» UVC, the shortest wavelength of the UV rays, is almost completely absorbed in air within a few hundred meters.

Lens technology

One hears a lot about polarization and that it is good to have, but what is it and what does it do?

When you rotate a pair of polarizing sunglasses, you will find that they cut glare better in some positions than others. This is because when light reflects from water, asphalt, or other non-metallic surfaces, it becomes polarized — where the reflected light is usually vibrating more in one direction than in others. Horizontal surfaces reflect light that vibrates horizontally, and, vice versa. Polarizing lenses absorb the horizontally orientated glare, because the polarizers in the lens are vertically orientated. Polarization in a lens lets through light that is vibrating in one direction and absorbs light that is vibrating in all other directions, thus one sees a clear image.

Polycarbonate lenses are plastic lenses that are strong and impact resistant. Not only are these lenses thinner and weigh lighter than traditional plastic lenses, they have built in UV protection properties and are scratch resistant.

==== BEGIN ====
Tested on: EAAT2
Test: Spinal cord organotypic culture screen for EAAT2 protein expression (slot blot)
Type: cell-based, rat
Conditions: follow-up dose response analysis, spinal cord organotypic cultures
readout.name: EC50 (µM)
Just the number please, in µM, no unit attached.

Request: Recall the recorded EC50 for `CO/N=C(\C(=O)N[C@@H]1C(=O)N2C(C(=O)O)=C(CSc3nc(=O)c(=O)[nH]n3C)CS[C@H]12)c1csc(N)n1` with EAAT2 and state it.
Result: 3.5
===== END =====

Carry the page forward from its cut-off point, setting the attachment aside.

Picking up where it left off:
Less of the polycarbonate material is needed to provide the same amount of visual correction that a traditional lens offers. Thus, the polycarbonate lens is thinner and lighter in weight.

Polycarbonate lenses are impact resistant because they are flexible and gives slightly under pressure without breaking. These lenses are made out of the same material as bullet-proof glass.

When looking at the lens colour, it is useful to remember that the darker the tint, the more light it absorbs. A photochromic coating is often used for cycling or running eyewear, where one moves between shadows and the outdoor light is unpredictable.

The alternative to a photochromic coating is keeping multiple sunglasses for different light conditions, or to have interchangeable lenses that can be changed with the light.

Sports eyewear does not only protect the eyes from harmful elements, but they also enhance the sportsman’s ability to do the sport. Certain lenses can enhance certain colours, depending on the colour of the lens, for example teal lenses block out most colours and enhance yellow, which makes it perfect for a sport such as tennis, where one needs to concentrate on the yellow ball and do not need to see the other colours as clearly.

Others provide good contrast, which is good for a sport such as skiing, where one needs to see dents and rises in the surface.

Except for the lens and the coatings, there are other considerations to take into account. A pliable brow bar keeps the frame snug against the forehead. This eliminates perspiration and keeps debris from the eyes. If one needs to wear spectacles to see properly, no problem — fitovers are sunglasses that are designed to be worn over one’s spectacles.